Maintenance Facility Septic Tank Yes
Wash Pad On-Site Treatment Plant No

Hazardous Materials

Hazardous materials at this golf facility are handled and disposed of as follows:

Secure Storage Registered Uplift
Detergents true true
Cooking Oils true true
Lubricants true true
Pesticide Containers true true
Fertiliser Bags true true
Oil Filters true true
Batteries true true

Pollution Prevention

This golf facility undertakes the following activities to prevent pollution from its maintenance facility and clubhouse:

Activity Description
Storage of equipment and hazardous products on covered, sealed impervious areas All equipment and materials are stored in covered buildings with concrete flooring.Spill kits are present to deal with any spillage or leaks.Chemical and petrol storage is in a cool ventilated building.
Maintenance of equipment on covered, sealed impervious areas We have a fully equipped workshop that is used to maintain all our machinery. All fluids from machinery is collected and disposed in authorised containers for uplift by the waste disposal company. Grinders and welding equipment are in designated areas.
Mixing of pesticides and fertilizers in covered areas All mixing of products is done in a covered building. accurate records are kept off all applications and products that are mixed.Dry powder products are handled in a well ventilated store.
Mixing of pesticides and fertilizers over impervious surfaces All chemical/ fertiliser mixing is done on our wash down pad. Tank flushing is carried out after each spraying. Any spillage is dealt with using spill products to absorb the chemical. Correct spraying quantities are used to avoid waste. Washings go through our wash system and are treated for re-use.
Installation of above-ground fuel tanks We have two bunded fuel tanks within one of our sheds fitted with discharge pumps and meters. There is also a bunded tank at the clubhouse which is outside but locked at all times. These tanks were all replaced in the last three years.
Installation of sufficient secondary containment for fuel Bunded tanks will retain all fuel should it leak from the tanks. Our petrol storage cabinet will also retain any spilt fuel.
Provision of containment booms and absorbent materials We have products in the workshop and maintenance facility to absorb any oil/fuel/chemical spillages that occur. The contaminated products are collected by the waste recycling company that we use on an annual basis.

This golf facility undertakes the following activities to prevent pollution on its golf course:

Activity Description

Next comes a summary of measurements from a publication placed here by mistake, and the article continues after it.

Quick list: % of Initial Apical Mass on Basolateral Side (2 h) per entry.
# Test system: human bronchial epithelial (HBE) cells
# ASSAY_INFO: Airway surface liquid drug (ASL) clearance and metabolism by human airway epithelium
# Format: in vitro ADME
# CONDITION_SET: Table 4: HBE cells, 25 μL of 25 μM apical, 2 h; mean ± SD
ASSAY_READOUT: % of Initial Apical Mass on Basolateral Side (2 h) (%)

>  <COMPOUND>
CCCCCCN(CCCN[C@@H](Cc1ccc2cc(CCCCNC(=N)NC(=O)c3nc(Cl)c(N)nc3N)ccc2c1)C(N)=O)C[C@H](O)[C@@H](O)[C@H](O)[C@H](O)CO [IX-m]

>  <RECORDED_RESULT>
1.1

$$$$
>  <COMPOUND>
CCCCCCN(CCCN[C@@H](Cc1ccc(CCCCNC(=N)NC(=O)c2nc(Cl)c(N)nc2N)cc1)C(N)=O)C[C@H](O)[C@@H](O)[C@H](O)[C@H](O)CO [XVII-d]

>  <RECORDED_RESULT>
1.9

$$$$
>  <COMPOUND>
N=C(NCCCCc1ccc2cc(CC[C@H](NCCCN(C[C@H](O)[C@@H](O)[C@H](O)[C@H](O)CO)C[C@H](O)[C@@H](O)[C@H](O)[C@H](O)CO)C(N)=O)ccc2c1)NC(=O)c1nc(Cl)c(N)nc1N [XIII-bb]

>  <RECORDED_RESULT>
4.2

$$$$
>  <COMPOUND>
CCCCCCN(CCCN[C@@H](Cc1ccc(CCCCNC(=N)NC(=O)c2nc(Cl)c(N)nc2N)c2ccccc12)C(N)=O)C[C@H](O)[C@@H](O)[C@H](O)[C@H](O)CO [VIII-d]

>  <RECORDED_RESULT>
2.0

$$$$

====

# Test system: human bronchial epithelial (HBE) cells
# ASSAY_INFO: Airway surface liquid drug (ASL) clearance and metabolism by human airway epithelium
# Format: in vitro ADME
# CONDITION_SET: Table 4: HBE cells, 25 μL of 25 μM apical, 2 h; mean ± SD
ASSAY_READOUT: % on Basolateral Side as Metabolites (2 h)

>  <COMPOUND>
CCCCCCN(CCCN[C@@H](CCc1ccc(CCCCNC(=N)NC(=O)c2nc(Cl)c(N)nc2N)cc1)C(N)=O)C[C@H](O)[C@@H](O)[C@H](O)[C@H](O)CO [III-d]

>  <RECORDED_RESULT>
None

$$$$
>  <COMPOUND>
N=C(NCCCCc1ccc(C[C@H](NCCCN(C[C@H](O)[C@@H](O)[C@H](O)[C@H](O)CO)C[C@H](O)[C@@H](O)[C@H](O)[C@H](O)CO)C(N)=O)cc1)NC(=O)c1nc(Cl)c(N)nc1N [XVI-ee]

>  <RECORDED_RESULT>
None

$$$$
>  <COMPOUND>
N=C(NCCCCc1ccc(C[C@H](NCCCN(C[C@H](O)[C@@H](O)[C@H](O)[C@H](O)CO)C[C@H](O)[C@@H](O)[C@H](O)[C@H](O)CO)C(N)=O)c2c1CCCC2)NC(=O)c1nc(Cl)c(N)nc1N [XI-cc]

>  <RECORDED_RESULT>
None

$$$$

Eliminating leachate and run-off through careful timing of turf inputs Precise water and chemical applications are carried out to avoid run off and excesses within the soil. Cycle and soak practices are used when irrigating during dry weather. Retention wetting agents are used in the summer to maintain soil moisture levels.
Establishment of vegetative buffer strips around water bodies Our irrigation reservoir has an unmanaged bank area around it. This area is fenced off from the public with warning signs on show. The few ditches that we have on course are protected by buffer strips of unmown grass to reduce the need for any chemical applications.
Establishment of emergency spillage response plan We have and inventory of all products held to inform the emergency services if there is a situation develops. This is updated every three months.Spill kits are on site to deal with spillage should it happen.
Controlling erosion and sediment discharge We do not discharge any fluids into the ground or into streams etc. Coastal erosion is a major issue for us in our location but something that we are not allowed to do anything with due to planning constraints. Managing the public in these areas helps control some erosion in sensitive areas.
Establishment of pesticide-free zones Our dune structure is hand weeded at all times. Wild flowers are present, therfore no chemical applications are made in these areas. Any chemical applications in the rough areas are done by hand using backpack sprayers to target specific weeds etc.
Use of swales and bio-filters to slow and treat surface run-off We do not use swales. Our irrigation and drinking water is treated with Endosan to treat for bio film in the tank and pipe work. Our drinking water also passes through a UV filter to kill e coli bacteria.


As we are a private golf club our links with the local community consist of donations to local charities and supporting the neighbourhood adjacent to the golf course. Our golf professional holds clinics for junior golfers and we encourage new junior members into the club. We recently had some paraplegic war veterans playing the course as part of a fund raising event. Their party of 12 were given full courtesy of the golf course and clubhouse as part of their tour around the golf clubs of Scotland.
There are traffic calming measures to protect the children in the vicinity of the golf course and our members are asked to be aware of them when the drive to and from the golf club as our entrance is at the end of a narrow residential street with no through access.

Employment & Education

Typical staffing levels at this golf facility are:

Full Time Part Time Seasonal
Club Management 3 1
Course Management 11 1 1
Food & Beverage 3 6 5
Golf Coaching 2
Retail & Leisure 2 2
Caddies 50
Other 1

The sustainability working group at this golf facility is comprised of:

  • General Manager
  • Course Manager
  • Committee Members